Art and commerce collide powerfully in the grocery store, and half the time we're not even aware of the mix. Product labels go a long way to selling products, and they aim to catch our attention and interest instantly. Colors, wording, psychology, design, "feel" -- they all have their place in persuading us to purchase a particular product.
So what's involved in designing product labels and creating a brand image? We caught up with designer Ashley Flanagan, who has worked on a number of successful food and drink campaigns. She told us how she finds her inspiration, how bottle size and shelf position influence product design, and which iconic brands will outlive us all.
What's your thought process when you're designing a food or drink label?
My first thought is to design something that stands out. All the aisles and aisles of products are pretty overwhelming. I find that trends have a lot to do with retail packaging, and there is a lot of piggybacking on other brands. It tends to be sort of a rat race. If you can find a sweet spot, where you are the first to be doing something in your category, then it's a big win. There is a balance between being "out-there " and doing the right thing for the brand. Trying to find that balance is the most important part to a successful design.
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What messages do you want to convey in a label?
We start with a brand strategy and establish a hierarchy. Some brands want to be more in-your-face than others. The most important thing is that your label communicates well. Anyone can design a pretty package, but there has to be a story there, and of course appetite appeal, shelf presence, and so on. All these things add up to a successful package. Oh, and of course the product has to be good.
Do you eat or drink the item to get the real, er, flavor of it?
Yes! When we were working on Evolution Fresh, the whole Hornall Anderson team started juicing for weeks. Everyone was into it, and it was a lot of fun.
You have to really believe in your product in order to brand it successfully, I think. It's really important to live and breath it from beginning to end. You want to put yourself in the shoes of the audience, make choices that they would, and mimic a lifestyle that they would. That is when the final product really shines on shelf. Our core team for Evolution is still talking about how amazing the experience was, a product we loved and were able to visualize the way we intended.
What's the label that you're happiest with?
I would have to say the Quaker Oats rebrand was one of the most satisfying projects. The brand has such a history and is so iconic that it's a challenge when facing a rebrand that you don't want to lose sight of it. When the brand was finally approved we all were so thrilled. It was a long process that myself and the whole team pushed to keep simple and true. When designing the iconic cylinder package, I fought hard to keep it simple and to just be a version of the logo. We went through months and months of design, and ultimately came back to the very first one.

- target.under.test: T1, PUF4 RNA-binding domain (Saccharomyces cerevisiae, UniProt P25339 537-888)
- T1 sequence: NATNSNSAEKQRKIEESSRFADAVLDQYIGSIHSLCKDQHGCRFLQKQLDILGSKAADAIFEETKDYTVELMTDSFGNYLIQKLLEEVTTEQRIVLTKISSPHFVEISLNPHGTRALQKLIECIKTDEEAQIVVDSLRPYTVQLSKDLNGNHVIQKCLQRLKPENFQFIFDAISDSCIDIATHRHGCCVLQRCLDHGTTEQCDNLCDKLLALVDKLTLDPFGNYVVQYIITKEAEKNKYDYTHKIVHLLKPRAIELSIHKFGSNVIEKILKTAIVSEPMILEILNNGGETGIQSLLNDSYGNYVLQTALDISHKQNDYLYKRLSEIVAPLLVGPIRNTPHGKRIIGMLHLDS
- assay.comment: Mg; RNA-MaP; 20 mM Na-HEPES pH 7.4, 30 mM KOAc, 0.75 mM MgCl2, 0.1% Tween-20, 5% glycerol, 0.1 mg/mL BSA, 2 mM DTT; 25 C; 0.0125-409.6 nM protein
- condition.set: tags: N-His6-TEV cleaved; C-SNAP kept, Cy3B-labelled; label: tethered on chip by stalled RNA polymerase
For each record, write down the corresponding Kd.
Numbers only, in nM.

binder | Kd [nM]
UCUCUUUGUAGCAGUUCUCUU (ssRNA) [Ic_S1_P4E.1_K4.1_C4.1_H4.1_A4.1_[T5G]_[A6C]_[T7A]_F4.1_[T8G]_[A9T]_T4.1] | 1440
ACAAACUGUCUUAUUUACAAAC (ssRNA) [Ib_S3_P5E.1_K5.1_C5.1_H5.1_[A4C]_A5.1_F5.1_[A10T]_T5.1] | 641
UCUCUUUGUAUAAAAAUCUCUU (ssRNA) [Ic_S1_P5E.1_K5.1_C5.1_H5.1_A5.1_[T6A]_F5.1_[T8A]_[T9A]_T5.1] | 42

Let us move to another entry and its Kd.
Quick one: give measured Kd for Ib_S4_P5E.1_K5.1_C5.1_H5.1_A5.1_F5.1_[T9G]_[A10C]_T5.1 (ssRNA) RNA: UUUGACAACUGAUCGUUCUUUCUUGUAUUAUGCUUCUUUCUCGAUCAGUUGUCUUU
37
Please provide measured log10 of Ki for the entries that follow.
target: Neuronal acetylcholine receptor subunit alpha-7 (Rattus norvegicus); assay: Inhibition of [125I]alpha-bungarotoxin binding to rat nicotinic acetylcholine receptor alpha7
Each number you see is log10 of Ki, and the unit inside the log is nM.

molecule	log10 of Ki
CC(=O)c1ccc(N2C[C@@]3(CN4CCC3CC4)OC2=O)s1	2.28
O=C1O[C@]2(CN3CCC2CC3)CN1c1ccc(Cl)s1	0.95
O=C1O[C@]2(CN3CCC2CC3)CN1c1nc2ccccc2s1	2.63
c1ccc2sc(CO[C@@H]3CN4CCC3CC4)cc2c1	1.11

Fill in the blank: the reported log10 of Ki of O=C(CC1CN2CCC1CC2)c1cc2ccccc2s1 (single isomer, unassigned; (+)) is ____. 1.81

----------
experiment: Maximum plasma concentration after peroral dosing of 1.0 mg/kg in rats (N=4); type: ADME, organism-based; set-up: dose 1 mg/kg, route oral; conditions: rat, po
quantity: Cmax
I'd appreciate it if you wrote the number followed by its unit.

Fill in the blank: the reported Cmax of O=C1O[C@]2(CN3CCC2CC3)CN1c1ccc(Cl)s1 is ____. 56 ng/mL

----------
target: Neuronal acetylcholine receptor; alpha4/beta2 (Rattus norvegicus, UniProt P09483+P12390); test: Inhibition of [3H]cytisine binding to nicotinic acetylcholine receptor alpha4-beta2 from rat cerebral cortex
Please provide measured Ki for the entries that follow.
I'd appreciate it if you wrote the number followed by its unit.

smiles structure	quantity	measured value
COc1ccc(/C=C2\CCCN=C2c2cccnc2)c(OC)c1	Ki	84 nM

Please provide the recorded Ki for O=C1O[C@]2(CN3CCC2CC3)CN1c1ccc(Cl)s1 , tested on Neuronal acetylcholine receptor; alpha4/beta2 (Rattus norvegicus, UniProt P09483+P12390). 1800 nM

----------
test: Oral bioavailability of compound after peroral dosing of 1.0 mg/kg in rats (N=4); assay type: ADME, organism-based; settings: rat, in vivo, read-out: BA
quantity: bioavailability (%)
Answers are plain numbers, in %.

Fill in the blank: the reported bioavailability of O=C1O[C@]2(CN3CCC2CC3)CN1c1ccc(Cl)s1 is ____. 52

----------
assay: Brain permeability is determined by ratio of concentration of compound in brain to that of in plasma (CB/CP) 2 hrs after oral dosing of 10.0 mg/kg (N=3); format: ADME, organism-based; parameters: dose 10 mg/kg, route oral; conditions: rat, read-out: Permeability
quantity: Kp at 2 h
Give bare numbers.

Any designs you admire and wish you'd done?
Anything by Pearlfisher. They do extraordinary work, and keep pushing the bar. I love their use of bold colors, and you can tell there is a huge sense of trust between them and their clients. Most clients I've worked with would be scared to take such bold risks with packaging. They're doing something definitely right. And I admire that tremendously.
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Do you consider shelf placement, bottle size, etc., when designing?
The placement of the package is a huge consideration. When designing a bottle you have to think whether the package is going to be sitting in a refrigerator, which means the bottom will most likely be cut off, or really low on the shelf. When concepting package designs, we always show a shelf set, and use our new package against what's already on the shelf. You want it to stand out and make a huge impact. Brand blocking is the most important to do that. My favorite is when packages "connect" on shelf. They are designed to fit together and live on their own.
Oh, yes. That's a huge thing to consider when designing. You want to keep in mind that trends change all the time, and that you want to design a package that will stand the test of time. Anyone can just mimic a certain style to make it look good, but if there is no idea behind it then it fails. It's a big struggle with designers. You want to create something ownable yet you are bombarded by so much of what's out there. Trends are engrained in our minds, even if we don't realize we're doing it. I find myself overcoming this by trying to push apart the design and see how many different ways it could look and feel. Then ultimately I will pull different ideas from all of those and end up with something I like.
Is there a classic food label that you don't think will ever change, like Heinz, perhaps?
I feel there are classic companies that always try too hard to keep their brands current, and there are companies that don't have to at all. In my experience consumers tend to stick with the classic brand that is most proud of who they are. These days especially with a younger generation they will see right through a company that is trying too hard. People want a brand that they believe in, and that will grow with them. They also want a brand to fit into their lifestyle. Coca-Cola is a great example of just that.